It is getting increasingly difficult to buy a car. The number of concurrent facts – fuel consumption, acceleration, insurance class, safety rating, and many more – that you need to juggle has become so large that finding the optimum combination is a challenge to artificial intelligence.
Choosing hard disks seemed much simpler. Apart from basic specifications, such as capacity and interface (generally SATA 6 Gbps now), there are only really form factor (2.5 or 3.5 inch), speed, price (neatly re-expressed per gigabyte for comparison), and reliability, as ‘mean time between failures’ (MTBF, normally quoted in hours). Having generally tried to go for those drives least likely to crash from under me, the MTBF has usually been of considerable importance.
Like many electro-mechanical devices, hard disks show a complex pattern of failures with age, not unlike human death rates. There is an early peak of failures occurring during the ‘burn-in time’ of the first weeks in use, then a long period with a fairly steady and very low failure rate.
Finally, as components start to wear out, there is a late peak, in which most disks eventually die on you. If you get it right, your Mac or its disks will have been replaced well before the failure rate climbs in old age, so the chances of suffering disk failure during its working life remain very low.
Given that even cheap consumer units now have MTBFs of half a million hours and more, and ‘enterprise quality’ comfortably exceed 1.2 million hours, you might be tempted to conclude that modern disks should long outlive their host computers, as a million hours is well over 100 years. Whilst I am sure the manufacturers would like you to live in that cloudcuckooland of misapprehension, I think the time has come to disabuse you.
Most, perhaps all, disk manufacturers measure MTBF by running a large number of disks for a relatively short period, counting how many failures occur, and then simply extrapolating to give the average period between each failure. So if they were testing 10 000 disks with an MTBF of about a million hours, they might have run the disks under stress for 500 hours, and found 5 failures over that time. In many cases, disks will have been burned in to ignore the early small peak failure rate. And mark this: none will get anywhere near the increasing failure rates of old age. So the MTBF gives you no information about how long the disk should last before it should be retired, nor how rapidly aged disks can be expected to fail.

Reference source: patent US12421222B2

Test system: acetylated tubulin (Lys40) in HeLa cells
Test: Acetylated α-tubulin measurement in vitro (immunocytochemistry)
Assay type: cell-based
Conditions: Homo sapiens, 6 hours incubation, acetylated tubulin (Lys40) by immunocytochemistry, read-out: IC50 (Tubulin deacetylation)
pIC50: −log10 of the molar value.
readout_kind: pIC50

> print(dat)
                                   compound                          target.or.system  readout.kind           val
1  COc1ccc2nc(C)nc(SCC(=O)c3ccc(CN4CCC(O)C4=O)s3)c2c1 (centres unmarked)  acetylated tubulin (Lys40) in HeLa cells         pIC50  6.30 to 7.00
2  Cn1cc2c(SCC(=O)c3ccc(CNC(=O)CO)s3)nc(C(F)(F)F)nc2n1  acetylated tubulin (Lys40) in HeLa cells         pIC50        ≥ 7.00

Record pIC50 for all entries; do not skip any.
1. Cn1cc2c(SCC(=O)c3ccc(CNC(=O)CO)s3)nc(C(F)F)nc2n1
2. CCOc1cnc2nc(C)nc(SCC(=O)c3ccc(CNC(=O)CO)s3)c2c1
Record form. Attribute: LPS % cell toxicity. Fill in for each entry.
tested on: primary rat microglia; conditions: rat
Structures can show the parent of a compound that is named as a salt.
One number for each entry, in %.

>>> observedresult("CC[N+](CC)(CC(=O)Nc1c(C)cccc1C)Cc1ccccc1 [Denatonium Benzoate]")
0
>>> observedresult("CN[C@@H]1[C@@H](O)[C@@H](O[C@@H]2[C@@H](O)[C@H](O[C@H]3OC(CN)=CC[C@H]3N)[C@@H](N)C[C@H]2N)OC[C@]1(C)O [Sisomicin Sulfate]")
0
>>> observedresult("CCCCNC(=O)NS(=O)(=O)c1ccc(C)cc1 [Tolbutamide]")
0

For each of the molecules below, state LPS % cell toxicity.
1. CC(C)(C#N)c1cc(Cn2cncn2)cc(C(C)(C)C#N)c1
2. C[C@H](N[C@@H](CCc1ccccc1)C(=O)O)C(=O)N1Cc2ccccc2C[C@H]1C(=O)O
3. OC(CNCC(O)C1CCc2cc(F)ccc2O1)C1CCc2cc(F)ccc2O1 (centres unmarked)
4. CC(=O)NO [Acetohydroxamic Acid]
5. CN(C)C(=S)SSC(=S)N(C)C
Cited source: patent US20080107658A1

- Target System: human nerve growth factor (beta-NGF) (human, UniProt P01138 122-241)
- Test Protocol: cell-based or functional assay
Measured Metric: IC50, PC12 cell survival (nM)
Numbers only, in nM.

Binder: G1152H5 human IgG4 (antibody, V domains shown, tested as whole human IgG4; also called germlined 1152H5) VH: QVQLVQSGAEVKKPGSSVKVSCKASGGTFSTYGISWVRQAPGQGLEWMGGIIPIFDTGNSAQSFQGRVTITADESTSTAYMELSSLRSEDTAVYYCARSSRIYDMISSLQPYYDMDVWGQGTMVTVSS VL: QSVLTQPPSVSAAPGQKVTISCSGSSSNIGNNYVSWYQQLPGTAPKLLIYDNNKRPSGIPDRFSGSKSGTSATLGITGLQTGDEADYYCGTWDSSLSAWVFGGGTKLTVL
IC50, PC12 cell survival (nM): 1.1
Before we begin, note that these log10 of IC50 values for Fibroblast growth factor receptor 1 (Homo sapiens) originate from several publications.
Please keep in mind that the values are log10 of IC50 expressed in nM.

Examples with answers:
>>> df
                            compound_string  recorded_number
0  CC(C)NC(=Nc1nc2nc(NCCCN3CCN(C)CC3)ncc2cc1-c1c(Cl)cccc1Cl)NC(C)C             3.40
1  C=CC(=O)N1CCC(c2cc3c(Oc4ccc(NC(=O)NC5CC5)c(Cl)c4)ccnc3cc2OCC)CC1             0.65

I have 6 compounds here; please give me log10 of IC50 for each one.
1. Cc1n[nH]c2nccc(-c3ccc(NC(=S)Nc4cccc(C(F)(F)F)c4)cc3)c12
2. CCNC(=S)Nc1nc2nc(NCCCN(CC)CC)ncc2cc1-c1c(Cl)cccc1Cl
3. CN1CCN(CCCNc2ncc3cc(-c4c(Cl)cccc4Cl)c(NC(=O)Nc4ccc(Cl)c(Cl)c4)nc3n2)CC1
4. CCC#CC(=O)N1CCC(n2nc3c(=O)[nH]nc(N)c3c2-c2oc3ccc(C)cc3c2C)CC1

So the MTBF is a bit like an averaged death rate for humans between the ages of 25 and 35 – wildly optimistic compared to the rest of our lives. If you were a life insurer, would you base your premiums and payouts on such a figure?
There is now a better guaranteed way to estimate likely disk life: the length of manufacturer’s warranty. Drive engineering and components are so deeply engineered that you can bet that your drive will not fail before its warranty ends. But once that period is over, all its components will start up that slope of increasing risk of failure, the late peak.
So if you want a drive to last five years, buy one with a five year manufacturer’s warranty. If you buy one with only three years, then don’t expect it to last much longer. If they had built it to last for five years, they would offer that longer period of warranty.
Thankfully there are also ways of anticipating some disk failures before they happen. Disks with S.M.A.R.T. technology, which monitors the disk’s condition, can give a week or more notice of serious failure. Further details are in this article. S.M.A.R.T. will not warn of all failures, and catastrophic crashes can still occur out of the blue.
For my money, S.M.A.R.T. and a five year warranty are better requirements for a hard disk than any fanciful MTBF that makes it sound as if my hard disks will outlive even our children.
Updated from the original, which was first published in MacUser volume 20 issue 24, 2004.